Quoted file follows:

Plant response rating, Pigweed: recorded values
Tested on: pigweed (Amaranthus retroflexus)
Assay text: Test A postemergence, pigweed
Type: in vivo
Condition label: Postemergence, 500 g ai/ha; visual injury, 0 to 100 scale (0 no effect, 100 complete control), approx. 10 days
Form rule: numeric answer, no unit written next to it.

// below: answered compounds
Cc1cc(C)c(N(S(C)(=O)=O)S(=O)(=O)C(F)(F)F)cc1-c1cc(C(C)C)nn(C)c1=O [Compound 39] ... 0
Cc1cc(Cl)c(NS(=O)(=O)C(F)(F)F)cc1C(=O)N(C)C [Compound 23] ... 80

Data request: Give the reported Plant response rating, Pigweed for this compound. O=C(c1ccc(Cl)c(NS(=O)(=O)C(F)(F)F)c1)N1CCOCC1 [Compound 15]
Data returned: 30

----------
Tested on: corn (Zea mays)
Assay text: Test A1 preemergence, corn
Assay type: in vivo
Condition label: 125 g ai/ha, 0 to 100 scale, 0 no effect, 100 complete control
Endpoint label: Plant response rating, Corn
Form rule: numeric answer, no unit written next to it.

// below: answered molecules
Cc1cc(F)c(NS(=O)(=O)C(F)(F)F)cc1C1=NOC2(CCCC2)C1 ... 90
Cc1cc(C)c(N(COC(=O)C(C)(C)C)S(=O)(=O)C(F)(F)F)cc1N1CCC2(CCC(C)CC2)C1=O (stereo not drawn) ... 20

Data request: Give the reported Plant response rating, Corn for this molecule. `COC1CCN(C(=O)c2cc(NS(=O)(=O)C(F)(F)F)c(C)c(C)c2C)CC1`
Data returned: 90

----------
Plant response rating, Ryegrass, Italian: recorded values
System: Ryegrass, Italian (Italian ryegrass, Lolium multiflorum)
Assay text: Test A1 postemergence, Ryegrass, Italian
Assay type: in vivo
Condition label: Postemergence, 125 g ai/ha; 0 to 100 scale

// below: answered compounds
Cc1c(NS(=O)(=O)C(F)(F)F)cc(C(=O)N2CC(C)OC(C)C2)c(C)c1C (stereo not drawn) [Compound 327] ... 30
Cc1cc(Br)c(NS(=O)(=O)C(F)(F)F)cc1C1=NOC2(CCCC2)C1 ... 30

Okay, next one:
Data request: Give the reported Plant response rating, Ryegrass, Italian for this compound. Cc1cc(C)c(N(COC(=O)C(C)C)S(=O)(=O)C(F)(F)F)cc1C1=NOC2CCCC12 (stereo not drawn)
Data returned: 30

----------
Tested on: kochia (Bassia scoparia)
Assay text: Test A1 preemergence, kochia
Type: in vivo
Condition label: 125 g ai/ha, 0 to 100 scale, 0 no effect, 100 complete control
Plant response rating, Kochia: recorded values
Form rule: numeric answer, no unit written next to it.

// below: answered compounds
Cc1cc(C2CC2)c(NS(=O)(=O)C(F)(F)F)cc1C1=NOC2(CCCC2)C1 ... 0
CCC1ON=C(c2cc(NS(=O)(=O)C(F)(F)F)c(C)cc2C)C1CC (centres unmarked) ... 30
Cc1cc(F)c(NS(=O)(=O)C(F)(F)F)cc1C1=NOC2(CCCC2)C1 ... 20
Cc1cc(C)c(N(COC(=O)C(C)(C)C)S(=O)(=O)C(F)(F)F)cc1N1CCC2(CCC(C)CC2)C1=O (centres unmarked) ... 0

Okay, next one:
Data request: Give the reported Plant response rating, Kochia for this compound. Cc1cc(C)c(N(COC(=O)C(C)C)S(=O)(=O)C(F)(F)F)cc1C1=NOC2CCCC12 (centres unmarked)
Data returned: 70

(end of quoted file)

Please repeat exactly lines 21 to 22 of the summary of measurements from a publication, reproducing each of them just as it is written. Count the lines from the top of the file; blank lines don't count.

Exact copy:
Cc1cc(C)c(N(COC(=O)C(C)(C)C)S(=O)(=O)C(F)(F)F)cc1N1CCC2(CCC(C)CC2)C1=O (stereo not drawn) ... 20

Data request: Give the reported Plant response rating, Corn for this molecule. `COC1CCN(C(=O)c2cc(NS(=O)(=O)C(F)(F)F)c(C)c(C)c2C)CC1`